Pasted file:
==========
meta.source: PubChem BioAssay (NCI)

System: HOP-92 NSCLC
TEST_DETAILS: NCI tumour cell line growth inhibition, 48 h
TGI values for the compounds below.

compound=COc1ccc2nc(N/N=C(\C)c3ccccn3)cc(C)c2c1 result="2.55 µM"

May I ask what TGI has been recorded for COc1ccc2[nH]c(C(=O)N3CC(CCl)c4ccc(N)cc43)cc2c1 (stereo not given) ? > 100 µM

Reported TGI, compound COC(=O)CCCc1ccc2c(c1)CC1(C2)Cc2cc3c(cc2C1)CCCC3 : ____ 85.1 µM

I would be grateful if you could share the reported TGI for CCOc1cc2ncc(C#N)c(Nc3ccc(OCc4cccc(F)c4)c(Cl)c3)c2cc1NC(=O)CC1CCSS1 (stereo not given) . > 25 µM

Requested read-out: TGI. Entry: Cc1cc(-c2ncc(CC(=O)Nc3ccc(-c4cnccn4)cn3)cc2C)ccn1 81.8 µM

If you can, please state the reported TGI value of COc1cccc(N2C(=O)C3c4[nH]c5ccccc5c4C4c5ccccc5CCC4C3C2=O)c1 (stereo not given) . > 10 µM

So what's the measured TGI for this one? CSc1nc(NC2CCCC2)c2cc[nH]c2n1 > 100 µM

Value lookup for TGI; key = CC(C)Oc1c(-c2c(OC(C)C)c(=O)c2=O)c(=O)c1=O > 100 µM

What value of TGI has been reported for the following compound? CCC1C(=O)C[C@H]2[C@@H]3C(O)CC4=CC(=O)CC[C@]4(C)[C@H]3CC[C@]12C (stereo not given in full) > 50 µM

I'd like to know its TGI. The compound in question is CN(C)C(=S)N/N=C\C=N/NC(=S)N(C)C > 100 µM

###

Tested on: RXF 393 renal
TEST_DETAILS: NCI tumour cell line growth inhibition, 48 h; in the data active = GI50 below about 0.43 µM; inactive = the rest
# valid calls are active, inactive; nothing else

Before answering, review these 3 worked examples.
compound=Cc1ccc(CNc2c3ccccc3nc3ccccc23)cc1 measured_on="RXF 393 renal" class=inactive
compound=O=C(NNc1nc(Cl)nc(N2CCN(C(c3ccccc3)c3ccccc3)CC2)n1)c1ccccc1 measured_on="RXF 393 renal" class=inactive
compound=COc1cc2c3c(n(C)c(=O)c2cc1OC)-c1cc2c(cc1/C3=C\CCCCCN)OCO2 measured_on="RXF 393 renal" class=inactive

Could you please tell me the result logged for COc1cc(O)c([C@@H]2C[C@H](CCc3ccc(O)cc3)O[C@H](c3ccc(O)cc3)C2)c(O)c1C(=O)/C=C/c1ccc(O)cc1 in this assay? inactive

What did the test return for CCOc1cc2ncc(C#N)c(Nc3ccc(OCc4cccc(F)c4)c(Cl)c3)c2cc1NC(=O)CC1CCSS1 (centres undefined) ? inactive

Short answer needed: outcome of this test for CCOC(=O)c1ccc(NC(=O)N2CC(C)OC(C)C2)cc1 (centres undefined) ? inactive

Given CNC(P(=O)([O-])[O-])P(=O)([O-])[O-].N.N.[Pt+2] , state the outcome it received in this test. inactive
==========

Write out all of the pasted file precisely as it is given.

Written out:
meta.source: PubChem BioAssay (NCI)

System: HOP-92 NSCLC
TEST_DETAILS: NCI tumour cell line growth inhibition, 48 h
TGI values for the compounds below.

compound=COc1ccc2nc(N/N=C(\C)c3ccccn3)cc(C)c2c1 result="2.55 µM"

May I ask what TGI has been recorded for COc1ccc2[nH]c(C(=O)N3CC(CCl)c4ccc(N)cc43)cc2c1 (stereo not given) ? > 100 µM

Reported TGI, compound COC(=O)CCCc1ccc2c(c1)CC1(C2)Cc2cc3c(cc2C1)CCCC3 : ____ 85.1 µM

I would be grateful if you could share the reported TGI for CCOc1cc2ncc(C#N)c(Nc3ccc(OCc4cccc(F)c4)c(Cl)c3)c2cc1NC(=O)CC1CCSS1 (stereo not given) . > 25 µM

Requested read-out: TGI. Entry: Cc1cc(-c2ncc(CC(=O)Nc3ccc(-c4cnccn4)cn3)cc2C)ccn1 81.8 µM

If you can, please state the reported TGI value of COc1cccc(N2C(=O)C3c4[nH]c5ccccc5c4C4c5ccccc5CCC4C3C2=O)c1 (stereo not given) . > 10 µM

So what's the measured TGI for this one? CSc1nc(NC2CCCC2)c2cc[nH]c2n1 > 100 µM

Value lookup for TGI; key = CC(C)Oc1c(-c2c(OC(C)C)c(=O)c2=O)c(=O)c1=O > 100 µM

What value of TGI has been reported for the following compound? CCC1C(=O)C[C@H]2[C@@H]3C(O)CC4=CC(=O)CC[C@]4(C)[C@H]3CC[C@]12C (stereo not given in full) > 50 µM

I'd like to know its TGI. The compound in question is CN(C)C(=S)N/N=C\C=N/NC(=S)N(C)C > 100 µM

###

Tested on: RXF 393 renal
TEST_DETAILS: NCI tumour cell line growth inhibition, 48 h; in the data active = GI50 below about 0.43 µM; inactive = the rest
# valid calls are active, inactive; nothing else

Before answering, review these 3 worked examples.
compound=Cc1ccc(CNc2c3ccccc3nc3ccccc23)cc1 measured_on="RXF 393 renal" class=inactive
compound=O=C(NNc1nc(Cl)nc(N2CCN(C(c3ccccc3)c3ccccc3)CC2)n1)c1ccccc1 measured_on="RXF 393 renal" class=inactive
compound=COc1cc2c3c(n(C)c(=O)c2cc1OC)-c1cc2c(cc1/C3=C\CCCCCN)OCO2 measured_on="RXF 393 renal" class=inactive

Could you please tell me the result logged for COc1cc(O)c([C@@H]2C[C@H](CCc3ccc(O)cc3)O[C@H](c3ccc(O)cc3)C2)c(O)c1C(=O)/C=C/c1ccc(O)cc1 in this assay? inactive

What did the test return for CCOc1cc2ncc(C#N)c(Nc3ccc(OCc4cccc(F)c4)c(Cl)c3)c2cc1NC(=O)CC1CCSS1 (centres undefined) ? inactive

Short answer needed: outcome of this test for CCOC(=O)c1ccc(NC(=O)N2CC(C)OC(C)C2)cc1 (centres undefined) ? inactive

Given CNC(P(=O)([O-])[O-])P(=O)([O-])[O-].N.N.[Pt+2] , state the outcome it received in this test. inactive